The National Institute of Mental Health (NIMH) and the Department of Veterans Affairs released a Request for Applications (RFA-MH-09-060) on April 7, 2008 to find ways to differentiate trauma survivors who will recover naturally from their injuries as opposed to those survivors of trauma who will develop PTSD. There are some problems in approaching the solution to this problem, due to the need to recruit very large symptomatic samples to know whether any given intervention is working.
If researchers are successful in developing effective early interventions, then these methods can become part of routine emergency triage and follow-up care. If this research project produces the intended results, there will then be a clear need for decision tools to be developed to guide clinicians and patients.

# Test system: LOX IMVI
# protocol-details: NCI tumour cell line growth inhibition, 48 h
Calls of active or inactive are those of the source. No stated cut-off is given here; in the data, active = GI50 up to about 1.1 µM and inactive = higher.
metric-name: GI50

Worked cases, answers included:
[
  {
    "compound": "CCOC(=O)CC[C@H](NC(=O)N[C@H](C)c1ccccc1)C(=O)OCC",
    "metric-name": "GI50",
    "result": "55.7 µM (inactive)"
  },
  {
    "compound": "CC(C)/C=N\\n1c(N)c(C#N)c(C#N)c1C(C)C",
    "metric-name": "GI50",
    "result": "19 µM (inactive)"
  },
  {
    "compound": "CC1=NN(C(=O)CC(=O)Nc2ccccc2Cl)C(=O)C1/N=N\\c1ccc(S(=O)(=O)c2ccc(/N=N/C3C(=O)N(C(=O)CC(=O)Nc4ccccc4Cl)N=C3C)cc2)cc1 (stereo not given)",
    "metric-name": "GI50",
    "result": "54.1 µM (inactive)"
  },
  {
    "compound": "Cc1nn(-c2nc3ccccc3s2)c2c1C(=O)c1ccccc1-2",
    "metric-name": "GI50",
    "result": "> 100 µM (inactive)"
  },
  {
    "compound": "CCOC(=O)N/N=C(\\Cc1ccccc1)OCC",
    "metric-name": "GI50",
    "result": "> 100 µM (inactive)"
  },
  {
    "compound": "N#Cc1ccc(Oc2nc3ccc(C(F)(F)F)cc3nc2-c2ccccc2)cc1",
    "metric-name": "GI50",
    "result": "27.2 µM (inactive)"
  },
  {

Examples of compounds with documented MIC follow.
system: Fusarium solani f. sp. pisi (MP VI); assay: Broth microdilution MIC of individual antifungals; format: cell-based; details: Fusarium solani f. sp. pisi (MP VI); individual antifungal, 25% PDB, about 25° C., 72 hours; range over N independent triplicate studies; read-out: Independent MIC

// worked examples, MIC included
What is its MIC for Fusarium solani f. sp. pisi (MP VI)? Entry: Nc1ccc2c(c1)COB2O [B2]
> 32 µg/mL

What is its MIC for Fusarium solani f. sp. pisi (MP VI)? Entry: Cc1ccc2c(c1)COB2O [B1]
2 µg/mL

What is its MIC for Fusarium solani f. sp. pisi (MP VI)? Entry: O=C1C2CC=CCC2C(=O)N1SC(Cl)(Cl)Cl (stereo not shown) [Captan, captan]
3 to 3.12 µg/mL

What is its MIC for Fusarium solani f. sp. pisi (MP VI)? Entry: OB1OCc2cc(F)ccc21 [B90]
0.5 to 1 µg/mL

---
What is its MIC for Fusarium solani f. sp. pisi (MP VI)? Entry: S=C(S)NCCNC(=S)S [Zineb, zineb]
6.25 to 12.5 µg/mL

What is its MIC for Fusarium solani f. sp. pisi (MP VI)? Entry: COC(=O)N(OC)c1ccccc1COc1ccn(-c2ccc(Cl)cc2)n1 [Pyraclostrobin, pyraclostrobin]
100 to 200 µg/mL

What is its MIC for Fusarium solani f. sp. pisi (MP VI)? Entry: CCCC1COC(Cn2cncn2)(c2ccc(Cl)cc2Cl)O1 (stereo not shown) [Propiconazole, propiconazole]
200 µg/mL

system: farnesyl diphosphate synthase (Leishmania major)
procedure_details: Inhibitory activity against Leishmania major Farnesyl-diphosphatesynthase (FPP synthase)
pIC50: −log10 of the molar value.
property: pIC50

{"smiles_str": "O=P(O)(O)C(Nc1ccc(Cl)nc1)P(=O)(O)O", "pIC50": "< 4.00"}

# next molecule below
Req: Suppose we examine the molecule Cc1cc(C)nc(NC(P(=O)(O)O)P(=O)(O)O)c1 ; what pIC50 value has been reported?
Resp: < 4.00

The grant funding will enable researchers to look at PTSD risk predictors including family and patient history of mental illness, early adversity, cognitive biases, gender, education, and the nature, severity, and exposure to causes for mental illness.
NIMH is committing $600,000 in fiscal year 2009 to fund 3 awards. Eligible applicants can be public/state/private institutions of higher education, non profits, for profits, small businesses, state, county, city governments, regional organizations, eligible agencies of the federal government, and faith-based organizations. Applications from underrepresented racial and ethnic groups as well as individuals with disabilities are encouraged to apply.
The closing date for applications is August 29, 2008 with the earliest anticipated state date of July 2009.
For more information, go to www.grants.gov or for the link to the full announcement, go to http://grants.nih.gov/grants/guide/rfa-files/RFA-MH-09-060.html.